food and beverage industry

Things to know about Philippine dine-in rules according to alert levels

Steph Arnaldo

This is AI generated summarization, which may have errors. For context, always refer to the full article.

Things to know about Philippine dine-in rules according to alert levels


Here's what you need to know about dining in restaurants, depending on Metro Manila's current alert level

Starting Thursday, September 16 until September 30, a new Alert Level and Granular Lockdown System will be implemented in Metro Manila. For this period, an Alert Level 4 will be imposed over the region.

Must Read

GUIDE: Localized lockdown, alert level system for Metro Manila

GUIDE: Localized lockdown, alert level system for Metro Manila

The new alert level scheme is designed to replace the current system of quarantine classifications of ECQ, MECQ, GCQ, and MGCQ. Each alert level comes with its own rules and restrictions regarding age mobility, interzonal travel, prohibited establishments, activities, and dining in restaurants.

Here’s what you need to know about the dine-in rules of food establishments, depending on the region’s current alert level.

Alert Level 5

The strictest alert level, Alert Level 5, prohibits customers from dining in restaurants, including al fresco dining. Instead, only take-out and delivery orders will be allowed. Under this alert level, only APORs (Authorized Persons Outside of Residence) are allowed to travel within Metro Manila.

Alert Level 4

Under this alert level, restaurants are allowed to open for dine-in, but only at 10% capacity for indoor seating, and only for customers who are fully vaccinated.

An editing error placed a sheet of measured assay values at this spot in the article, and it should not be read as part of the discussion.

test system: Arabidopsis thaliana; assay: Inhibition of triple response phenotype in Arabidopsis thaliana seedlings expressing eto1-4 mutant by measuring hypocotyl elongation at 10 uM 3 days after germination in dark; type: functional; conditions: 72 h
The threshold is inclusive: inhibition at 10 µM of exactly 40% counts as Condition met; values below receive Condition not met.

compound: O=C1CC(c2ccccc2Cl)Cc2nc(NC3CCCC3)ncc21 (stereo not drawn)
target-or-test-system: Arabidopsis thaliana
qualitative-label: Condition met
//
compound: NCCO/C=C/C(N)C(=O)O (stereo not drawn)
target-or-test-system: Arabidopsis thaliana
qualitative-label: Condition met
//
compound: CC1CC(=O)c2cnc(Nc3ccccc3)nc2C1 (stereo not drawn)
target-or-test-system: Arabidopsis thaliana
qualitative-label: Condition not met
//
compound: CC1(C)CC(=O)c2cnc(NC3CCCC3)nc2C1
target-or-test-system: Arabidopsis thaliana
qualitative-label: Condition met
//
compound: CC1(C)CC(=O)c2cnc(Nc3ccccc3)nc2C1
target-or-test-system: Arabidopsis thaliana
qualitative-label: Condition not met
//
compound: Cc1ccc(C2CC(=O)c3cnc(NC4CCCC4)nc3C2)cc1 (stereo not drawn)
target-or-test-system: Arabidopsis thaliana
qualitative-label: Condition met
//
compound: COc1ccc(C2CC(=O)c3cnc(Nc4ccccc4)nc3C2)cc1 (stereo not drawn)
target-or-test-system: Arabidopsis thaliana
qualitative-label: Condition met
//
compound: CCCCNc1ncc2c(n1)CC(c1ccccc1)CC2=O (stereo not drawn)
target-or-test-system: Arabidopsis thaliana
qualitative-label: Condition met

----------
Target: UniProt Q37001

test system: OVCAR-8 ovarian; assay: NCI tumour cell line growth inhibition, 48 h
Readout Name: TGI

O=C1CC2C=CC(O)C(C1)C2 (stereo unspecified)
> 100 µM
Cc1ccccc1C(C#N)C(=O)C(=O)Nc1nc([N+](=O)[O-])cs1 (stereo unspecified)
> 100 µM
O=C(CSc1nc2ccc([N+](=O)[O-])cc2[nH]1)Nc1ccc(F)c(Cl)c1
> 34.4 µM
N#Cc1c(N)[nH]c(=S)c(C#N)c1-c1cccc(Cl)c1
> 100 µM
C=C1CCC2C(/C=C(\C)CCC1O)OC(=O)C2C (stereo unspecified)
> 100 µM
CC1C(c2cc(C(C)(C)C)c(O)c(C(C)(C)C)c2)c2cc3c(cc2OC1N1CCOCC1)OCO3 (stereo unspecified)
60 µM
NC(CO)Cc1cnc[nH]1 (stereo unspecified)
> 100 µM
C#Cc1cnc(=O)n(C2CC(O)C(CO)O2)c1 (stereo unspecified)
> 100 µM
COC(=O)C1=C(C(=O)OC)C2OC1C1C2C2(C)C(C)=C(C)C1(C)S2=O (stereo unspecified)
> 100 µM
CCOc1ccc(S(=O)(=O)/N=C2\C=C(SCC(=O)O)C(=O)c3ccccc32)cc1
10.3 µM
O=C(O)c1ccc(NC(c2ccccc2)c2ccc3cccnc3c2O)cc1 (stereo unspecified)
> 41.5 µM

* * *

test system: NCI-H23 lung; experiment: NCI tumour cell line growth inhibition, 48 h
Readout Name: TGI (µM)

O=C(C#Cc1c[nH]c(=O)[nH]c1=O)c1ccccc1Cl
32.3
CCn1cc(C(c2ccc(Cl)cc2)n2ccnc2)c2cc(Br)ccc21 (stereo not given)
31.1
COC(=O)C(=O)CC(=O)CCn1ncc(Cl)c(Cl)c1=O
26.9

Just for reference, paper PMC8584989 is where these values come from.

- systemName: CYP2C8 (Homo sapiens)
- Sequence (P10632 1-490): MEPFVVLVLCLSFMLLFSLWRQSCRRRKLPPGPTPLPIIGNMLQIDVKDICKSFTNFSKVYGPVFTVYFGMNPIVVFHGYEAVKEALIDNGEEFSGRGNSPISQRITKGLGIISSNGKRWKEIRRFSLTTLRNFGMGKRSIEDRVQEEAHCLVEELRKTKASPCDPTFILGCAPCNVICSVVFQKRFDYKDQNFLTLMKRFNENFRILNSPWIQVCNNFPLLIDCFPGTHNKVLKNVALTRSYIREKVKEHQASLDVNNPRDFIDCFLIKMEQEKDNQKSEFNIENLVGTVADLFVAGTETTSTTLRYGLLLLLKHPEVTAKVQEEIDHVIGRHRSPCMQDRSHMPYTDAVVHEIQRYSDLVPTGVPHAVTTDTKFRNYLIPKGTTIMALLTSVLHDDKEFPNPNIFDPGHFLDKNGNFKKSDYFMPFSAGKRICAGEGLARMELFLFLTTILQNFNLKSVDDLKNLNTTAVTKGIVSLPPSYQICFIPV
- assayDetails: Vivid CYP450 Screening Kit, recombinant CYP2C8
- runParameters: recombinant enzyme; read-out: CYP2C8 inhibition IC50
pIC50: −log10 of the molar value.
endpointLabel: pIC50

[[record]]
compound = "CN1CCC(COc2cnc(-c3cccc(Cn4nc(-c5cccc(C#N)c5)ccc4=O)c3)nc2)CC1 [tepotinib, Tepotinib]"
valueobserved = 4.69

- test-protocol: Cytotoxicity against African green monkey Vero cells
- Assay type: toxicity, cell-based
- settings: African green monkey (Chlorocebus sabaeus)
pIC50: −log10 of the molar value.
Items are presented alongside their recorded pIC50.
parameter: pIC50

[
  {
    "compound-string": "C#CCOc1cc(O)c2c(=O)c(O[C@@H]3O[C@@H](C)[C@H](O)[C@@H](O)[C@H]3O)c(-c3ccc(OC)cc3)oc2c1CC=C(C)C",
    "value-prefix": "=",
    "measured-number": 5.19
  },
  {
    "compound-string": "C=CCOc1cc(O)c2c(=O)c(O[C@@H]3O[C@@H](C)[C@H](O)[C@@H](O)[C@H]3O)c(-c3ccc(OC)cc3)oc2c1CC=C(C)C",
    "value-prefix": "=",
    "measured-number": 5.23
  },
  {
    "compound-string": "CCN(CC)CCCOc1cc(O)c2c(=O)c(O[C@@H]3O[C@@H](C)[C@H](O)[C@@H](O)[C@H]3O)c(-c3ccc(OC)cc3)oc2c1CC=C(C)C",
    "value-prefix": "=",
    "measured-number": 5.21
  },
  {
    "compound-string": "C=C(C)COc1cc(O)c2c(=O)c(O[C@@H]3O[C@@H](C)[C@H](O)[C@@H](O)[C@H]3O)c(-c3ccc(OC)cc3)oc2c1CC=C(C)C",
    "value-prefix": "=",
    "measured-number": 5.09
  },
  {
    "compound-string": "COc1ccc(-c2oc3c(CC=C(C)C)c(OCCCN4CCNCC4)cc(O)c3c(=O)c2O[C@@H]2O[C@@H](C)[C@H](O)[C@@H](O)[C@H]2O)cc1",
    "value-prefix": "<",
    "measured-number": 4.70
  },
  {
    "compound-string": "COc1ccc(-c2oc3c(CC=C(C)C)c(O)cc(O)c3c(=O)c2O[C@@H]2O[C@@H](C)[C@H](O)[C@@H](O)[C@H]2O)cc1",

For restaurants with al fresco seating, up to 30% capacity of guests can be accommodated outdoors. Restaurants must also ensure that all of their employees are fully vaccinated.

Fully vaccinated customers are required to present their complete vaccination cards upon entry. However, according to a One News interview, Philippine National Police Chief General Guillermo Eleazar said that law enforcement agencies still have no means to verify if a vaccination card or certificate is real or counterfeit.

Eleazar said that police are still waiting for the Department of Information and Communication Technology (DICT) to officially launch digital vaccination certificates for the public for easier verification.

Alert Level 3

Restaurants are allowed to accommodate up to 30% of their indoor seating capacity for all customers, regardless if vaccinated or not. An additional 10% will be granted to establishments who have a Safety Seal.

According to the Department of Trade and Industry (DTI), the voluntary Safety Seal Certification affirms that an establishment is “compliant with the minimum public health standards set by the government and uses or integrates its contact tracing with”

Alert Level 2

Establishments can now cater to up to 50% indoor seating capacity, with an additional 10% if the venue has a Safety Seal.

Alert Level 1

The least restrictive alert level – Alert Level 1 – poses no more restrictions when it comes to dine-in customers Establishments will be allowed to fully operate with no curfew restrictions, seating capacities, and vaccination mandates.

Regardless of alert level, establishments are still required to enforce the necessary safety protocols when it comes to dining in – physical distancing between tables and seats, temperature checks, contact tracing forms, plastic barriers, and the wearing of face shields and face masks by both staff and customers while inside the restaurant. –

Unsure about going out? Enjoy meals at home using GrabFood promo codes.

Add a comment

Sort by

There are no comments yet. Add your comment to start the conversation.

Summarize this article with AI

How does this make you feel?

Download the Rappler App!
Avatar photo


Steph Arnaldo

If she’s not writing about food, she’s probably thinking about it. From advertising copywriter to freelance feature writer, Steph Arnaldo finally turned her part-time passion into a full-time career. She’s written about food, lifestyle, and wellness for Rappler since 2018.